10 Questions with Prof. Ivana Išgum

March 19, 2020
By Brenda Dubois

Merging information can increase impact of stroke AI

Ivana Išgum is the University Professor of AI and Medical Imaging at the Amsterdam University Medical Center. Graduating in Mathematics from the University of Zagreb in 1999, Išgum became a PhD student in the Netherlands in 2001 at the Image Sciences Institute. Obtaining her PhD degree in 2007, titled “Computer-aided detection and quantification of arterial calcifications with CT,” Ivana then worked at both Leiden University Medical Center and UMC Utrecht before embarking upon her position at the AMC.

Why do you do what you do?

Growing up in Croatia, both my mother and father were engineers. I remember being taken to my father’s work as a little girl and finding the whole experience and atmosphere so exciting. I knew I wanted to follow in my parents’ footsteps. I came to the Netherlands 20 years ago as part of my journey to pursue that goal and never left.

Studying mathematics was quite abstract for me. I think math is everywhere around us, but we’re often unaware of it. It is fulfilling for me to connect knowledge with something that is applicable and visible in everyday life. So, I wanted to do something medical. I wanted to strive for an academic career and surround myself with inspiring people. Of course, getting funding for the research we want to do can be a struggle, but ultimately my job comes with the capacity to work on what I wish to work on: there is such creative freedom.

How has AI proved so transformative to medical imaging? 

It has been the appearance of deep learning and the ability of algorithms to now be able to learn from the data themselves that has boosted the field enormously. Whilst AI is everywhere, and indeed everyone is excited about it, for some, this may appear as “hype,” but I really try to avoid using the word “hype.”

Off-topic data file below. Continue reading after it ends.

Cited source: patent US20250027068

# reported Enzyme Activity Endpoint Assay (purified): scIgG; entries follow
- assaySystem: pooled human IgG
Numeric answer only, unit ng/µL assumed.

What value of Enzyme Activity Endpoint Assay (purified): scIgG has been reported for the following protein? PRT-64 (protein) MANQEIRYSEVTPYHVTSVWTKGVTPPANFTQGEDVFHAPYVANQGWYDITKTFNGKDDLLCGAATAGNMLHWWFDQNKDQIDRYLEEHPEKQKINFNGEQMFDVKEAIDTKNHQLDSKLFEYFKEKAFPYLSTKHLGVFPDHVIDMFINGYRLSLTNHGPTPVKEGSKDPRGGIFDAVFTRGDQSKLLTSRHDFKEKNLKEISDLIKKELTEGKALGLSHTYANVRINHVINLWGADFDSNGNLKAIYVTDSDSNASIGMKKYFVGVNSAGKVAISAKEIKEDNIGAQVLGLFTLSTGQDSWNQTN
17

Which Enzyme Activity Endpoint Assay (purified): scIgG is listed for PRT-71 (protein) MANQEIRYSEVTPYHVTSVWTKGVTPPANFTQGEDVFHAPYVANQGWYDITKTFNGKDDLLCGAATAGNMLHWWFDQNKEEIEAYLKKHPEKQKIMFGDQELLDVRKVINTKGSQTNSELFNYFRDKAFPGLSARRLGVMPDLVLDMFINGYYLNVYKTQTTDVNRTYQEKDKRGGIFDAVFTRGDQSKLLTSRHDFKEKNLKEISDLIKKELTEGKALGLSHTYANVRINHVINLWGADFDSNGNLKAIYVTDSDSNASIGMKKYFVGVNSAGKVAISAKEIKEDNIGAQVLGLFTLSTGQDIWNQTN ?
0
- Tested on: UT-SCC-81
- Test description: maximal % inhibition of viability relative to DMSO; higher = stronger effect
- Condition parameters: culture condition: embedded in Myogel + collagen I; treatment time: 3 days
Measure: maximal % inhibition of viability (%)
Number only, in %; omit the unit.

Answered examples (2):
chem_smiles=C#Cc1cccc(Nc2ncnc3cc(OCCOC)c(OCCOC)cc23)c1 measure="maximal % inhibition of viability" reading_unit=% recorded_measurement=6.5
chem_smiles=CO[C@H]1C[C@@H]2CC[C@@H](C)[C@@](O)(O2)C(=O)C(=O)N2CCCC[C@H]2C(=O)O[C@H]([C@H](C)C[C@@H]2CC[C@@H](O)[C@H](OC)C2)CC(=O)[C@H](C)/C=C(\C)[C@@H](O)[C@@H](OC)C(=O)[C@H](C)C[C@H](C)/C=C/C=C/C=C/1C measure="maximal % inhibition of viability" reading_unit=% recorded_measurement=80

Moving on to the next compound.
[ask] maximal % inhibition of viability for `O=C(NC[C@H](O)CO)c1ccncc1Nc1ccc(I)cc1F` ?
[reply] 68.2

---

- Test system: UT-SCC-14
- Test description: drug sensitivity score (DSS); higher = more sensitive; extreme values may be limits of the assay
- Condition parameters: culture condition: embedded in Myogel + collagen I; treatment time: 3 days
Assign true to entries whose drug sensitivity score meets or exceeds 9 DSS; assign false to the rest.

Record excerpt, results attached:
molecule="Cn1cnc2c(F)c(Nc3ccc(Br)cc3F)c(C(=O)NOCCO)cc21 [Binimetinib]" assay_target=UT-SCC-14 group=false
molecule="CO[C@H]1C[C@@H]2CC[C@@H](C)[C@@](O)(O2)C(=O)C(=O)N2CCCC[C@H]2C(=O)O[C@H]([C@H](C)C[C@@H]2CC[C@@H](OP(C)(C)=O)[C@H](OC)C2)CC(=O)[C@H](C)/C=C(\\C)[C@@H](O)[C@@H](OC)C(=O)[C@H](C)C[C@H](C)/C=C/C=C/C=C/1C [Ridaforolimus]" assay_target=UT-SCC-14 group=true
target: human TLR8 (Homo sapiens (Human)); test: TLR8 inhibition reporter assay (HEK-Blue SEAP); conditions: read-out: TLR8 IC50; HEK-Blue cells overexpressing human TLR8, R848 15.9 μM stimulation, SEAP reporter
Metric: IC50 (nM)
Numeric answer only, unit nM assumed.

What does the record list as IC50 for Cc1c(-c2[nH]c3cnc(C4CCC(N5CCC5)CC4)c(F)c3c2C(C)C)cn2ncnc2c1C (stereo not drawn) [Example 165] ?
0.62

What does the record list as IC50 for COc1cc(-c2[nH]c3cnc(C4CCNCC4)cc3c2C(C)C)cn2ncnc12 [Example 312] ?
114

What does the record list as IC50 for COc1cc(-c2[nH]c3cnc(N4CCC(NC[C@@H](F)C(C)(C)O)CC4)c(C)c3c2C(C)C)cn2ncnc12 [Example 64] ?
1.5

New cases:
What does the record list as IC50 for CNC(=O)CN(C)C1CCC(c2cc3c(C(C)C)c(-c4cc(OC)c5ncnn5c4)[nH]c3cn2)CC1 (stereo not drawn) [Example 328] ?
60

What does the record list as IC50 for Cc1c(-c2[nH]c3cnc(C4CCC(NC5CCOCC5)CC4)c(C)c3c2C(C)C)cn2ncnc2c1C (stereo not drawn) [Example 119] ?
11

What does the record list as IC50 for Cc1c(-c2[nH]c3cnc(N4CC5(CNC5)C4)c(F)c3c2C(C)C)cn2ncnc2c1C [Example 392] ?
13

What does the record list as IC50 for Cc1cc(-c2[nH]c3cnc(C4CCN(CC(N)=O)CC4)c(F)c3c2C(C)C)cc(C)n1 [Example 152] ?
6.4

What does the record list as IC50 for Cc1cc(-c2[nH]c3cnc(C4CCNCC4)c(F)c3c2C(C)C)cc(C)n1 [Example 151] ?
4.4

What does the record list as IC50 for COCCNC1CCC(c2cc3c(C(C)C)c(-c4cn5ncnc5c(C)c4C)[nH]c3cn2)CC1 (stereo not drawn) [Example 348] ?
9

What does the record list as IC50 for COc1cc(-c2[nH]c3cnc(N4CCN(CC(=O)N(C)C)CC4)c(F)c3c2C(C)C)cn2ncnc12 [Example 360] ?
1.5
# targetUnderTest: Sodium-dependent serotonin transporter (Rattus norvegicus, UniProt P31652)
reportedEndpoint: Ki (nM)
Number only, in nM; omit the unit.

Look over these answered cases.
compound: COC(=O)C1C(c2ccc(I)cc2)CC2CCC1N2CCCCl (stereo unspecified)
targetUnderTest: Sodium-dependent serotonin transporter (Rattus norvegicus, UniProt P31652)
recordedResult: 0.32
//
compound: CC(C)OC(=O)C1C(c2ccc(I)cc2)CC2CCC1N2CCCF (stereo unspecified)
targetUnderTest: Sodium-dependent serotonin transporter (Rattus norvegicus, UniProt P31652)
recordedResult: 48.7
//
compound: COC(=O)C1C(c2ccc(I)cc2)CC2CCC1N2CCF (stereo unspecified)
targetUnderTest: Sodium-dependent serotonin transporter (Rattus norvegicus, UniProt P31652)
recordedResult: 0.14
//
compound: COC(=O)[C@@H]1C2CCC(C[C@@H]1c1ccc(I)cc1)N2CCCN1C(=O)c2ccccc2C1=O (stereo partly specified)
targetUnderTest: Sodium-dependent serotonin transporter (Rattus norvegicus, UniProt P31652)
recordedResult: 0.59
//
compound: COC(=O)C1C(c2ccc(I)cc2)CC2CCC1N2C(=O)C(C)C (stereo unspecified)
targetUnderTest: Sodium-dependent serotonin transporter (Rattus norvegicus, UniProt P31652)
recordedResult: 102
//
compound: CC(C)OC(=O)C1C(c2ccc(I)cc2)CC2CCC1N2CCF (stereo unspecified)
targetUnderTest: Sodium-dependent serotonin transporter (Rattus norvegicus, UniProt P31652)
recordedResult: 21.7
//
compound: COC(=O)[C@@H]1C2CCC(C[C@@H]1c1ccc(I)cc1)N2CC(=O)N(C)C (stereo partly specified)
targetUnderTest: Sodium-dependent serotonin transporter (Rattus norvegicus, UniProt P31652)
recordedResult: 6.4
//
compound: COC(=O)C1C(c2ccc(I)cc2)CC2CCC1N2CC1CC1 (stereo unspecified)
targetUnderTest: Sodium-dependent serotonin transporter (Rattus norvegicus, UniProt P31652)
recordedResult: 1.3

It implies that after a few years, AI will somehow go away. That’s not the case. I am convinced that AI is here to stay, it will develop further, and it will radically change the way we work. 

Unlike in other industries, in the field of medicine, we seem not to be as far as we could be. The main reason for this is probably the accessibility of data. AI requires large sets of data that represent different populations. Furthermore, responsible application of AI in the clinic while adhering to privacy legislation and ethical standards is far from trivial.
We are actively researching these issues so that the medical field can benefit from current AI much more than it’s already doing.

In a broad sense, how can AI currently benefit healthcare systems? 

Current healthcare systems are not sustainable as they are. The number of medical experts is limited, and AI can help relieve their burden. AI might save costs, but it will more likely allow for a more sustainable system, and it will certainly enable expert healthcare to be brought to parts of the world where there is a shortage of expertise. 

Where does reservation around AI stem from, and how can it best be addressed? 

One of the fears of AI comes from the caution of un-transparent decision-making. There are big, important, and needed conversations currently going on about this. As experts, we have to look at causality and make sure we validate thoroughly. I think the general public has a fear of AI being personalized, but I don’t think it necessarily is or should be. 

Are mindsets becoming more confident in AI powered tools in clinical practice? How does that feel for you at the forefront of research?

More people are seeing the potential benefits of AI to the future of healthcare, and resistance is decreasing. But people generally resist change, and if you look back at history, it’s always been the way. Five years ago, people were panicking that radiologists would be replaced and therefore not trained and that we’d see the takeover of robots. Now, that hasn’t happened and undoubtedly never will.

The medical world moves slowly, and AI brings added value to routine work that radiologists can partner with and check. Ultimately AI makes it faster, more reproducible and cheaper than clinicians doing it all themselves, creating impact.